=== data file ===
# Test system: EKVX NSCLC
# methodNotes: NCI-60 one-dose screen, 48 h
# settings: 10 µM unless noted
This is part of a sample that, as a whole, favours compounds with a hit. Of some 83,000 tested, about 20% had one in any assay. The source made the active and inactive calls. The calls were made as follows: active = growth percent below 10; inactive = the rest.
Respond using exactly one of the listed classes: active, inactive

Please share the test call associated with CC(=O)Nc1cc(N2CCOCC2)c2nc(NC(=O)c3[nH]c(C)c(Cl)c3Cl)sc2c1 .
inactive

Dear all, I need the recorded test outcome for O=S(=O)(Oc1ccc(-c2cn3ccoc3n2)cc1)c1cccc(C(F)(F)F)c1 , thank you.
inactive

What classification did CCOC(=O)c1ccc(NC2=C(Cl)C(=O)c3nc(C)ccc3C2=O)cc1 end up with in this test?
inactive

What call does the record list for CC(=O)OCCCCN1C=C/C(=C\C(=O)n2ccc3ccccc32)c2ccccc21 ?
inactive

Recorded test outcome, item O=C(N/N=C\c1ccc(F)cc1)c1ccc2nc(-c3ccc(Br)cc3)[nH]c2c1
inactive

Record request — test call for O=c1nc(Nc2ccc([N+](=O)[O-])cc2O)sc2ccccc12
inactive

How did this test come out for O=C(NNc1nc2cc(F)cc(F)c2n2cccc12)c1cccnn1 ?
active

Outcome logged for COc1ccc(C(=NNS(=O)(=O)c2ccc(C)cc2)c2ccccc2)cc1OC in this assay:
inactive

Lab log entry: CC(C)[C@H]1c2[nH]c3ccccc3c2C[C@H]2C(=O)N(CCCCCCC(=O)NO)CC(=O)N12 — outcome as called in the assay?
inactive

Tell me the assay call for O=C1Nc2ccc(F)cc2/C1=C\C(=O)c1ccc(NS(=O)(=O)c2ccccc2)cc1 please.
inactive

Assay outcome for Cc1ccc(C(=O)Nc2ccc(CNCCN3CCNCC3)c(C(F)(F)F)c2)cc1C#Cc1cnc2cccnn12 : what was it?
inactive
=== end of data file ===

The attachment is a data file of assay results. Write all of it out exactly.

# Test system: EKVX NSCLC
# methodNotes: NCI-60 one-dose screen, 48 h
# settings: 10 µM unless noted
This is part of a sample that, as a whole, favours compounds with a hit. Of some 83,000 tested, about 20% had one in any assay. The source made the active and inactive calls. The calls were made as follows: active = growth percent below 10; inactive = the rest.
Respond using exactly one of the listed classes: active, inactive

Please share the test call associated with CC(=O)Nc1cc(N2CCOCC2)c2nc(NC(=O)c3[nH]c(C)c(Cl)c3Cl)sc2c1 .
inactive

Dear all, I need the recorded test outcome for O=S(=O)(Oc1ccc(-c2cn3ccoc3n2)cc1)c1cccc(C(F)(F)F)c1 , thank you.
inactive

What classification did CCOC(=O)c1ccc(NC2=C(Cl)C(=O)c3nc(C)ccc3C2=O)cc1 end up with in this test?
inactive

What call does the record list for CC(=O)OCCCCN1C=C/C(=C\C(=O)n2ccc3ccccc32)c2ccccc21 ?
inactive

Recorded test outcome, item O=C(N/N=C\c1ccc(F)cc1)c1ccc2nc(-c3ccc(Br)cc3)[nH]c2c1
inactive

Record request — test call for O=c1nc(Nc2ccc([N+](=O)[O-])cc2O)sc2ccccc12
inactive

How did this test come out for O=C(NNc1nc2cc(F)cc(F)c2n2cccc12)c1cccnn1 ?
active

Outcome logged for COc1ccc(C(=NNS(=O)(=O)c2ccc(C)cc2)c2ccccc2)cc1OC in this assay:
inactive

Lab log entry: CC(C)[C@H]1c2[nH]c3ccccc3c2C[C@H]2C(=O)N(CCCCCCC(=O)NO)CC(=O)N12 — outcome as called in the assay?
inactive

Tell me the assay call for O=C1Nc2ccc(F)cc2/C1=C\C(=O)c1ccc(NS(=O)(=O)c2ccccc2)cc1 please.
inactive

Assay outcome for Cc1ccc(C(=O)Nc2ccc(CNCCN3CCNCC3)c(C(F)(F)F)c2)cc1C#Cc1cnc2cccnn12 : what was it?
inactive